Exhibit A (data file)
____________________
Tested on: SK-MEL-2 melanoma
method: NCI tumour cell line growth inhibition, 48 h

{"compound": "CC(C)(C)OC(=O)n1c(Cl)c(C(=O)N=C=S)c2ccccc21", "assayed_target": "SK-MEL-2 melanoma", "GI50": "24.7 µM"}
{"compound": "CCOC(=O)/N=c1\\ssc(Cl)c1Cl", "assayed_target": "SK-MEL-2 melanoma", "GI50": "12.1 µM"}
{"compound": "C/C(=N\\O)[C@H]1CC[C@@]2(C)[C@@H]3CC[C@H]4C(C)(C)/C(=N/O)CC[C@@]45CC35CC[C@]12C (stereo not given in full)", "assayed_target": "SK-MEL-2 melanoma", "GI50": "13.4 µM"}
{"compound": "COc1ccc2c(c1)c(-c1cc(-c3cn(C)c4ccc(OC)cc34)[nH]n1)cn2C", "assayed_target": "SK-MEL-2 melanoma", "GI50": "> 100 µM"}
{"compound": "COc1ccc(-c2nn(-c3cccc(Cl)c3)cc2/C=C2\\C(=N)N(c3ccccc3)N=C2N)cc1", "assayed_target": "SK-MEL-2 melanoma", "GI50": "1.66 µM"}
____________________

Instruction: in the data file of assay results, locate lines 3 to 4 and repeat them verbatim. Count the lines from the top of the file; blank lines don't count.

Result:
{"compound": "CC(C)(C)OC(=O)n1c(Cl)c(C(=O)N=C=S)c2ccccc21", "assayed_target": "SK-MEL-2 melanoma", "GI50": "24.7 µM"}
{"compound": "CCOC(=O)/N=c1\\ssc(Cl)c1Cl", "assayed_target": "SK-MEL-2 melanoma", "GI50": "12.1 µM"}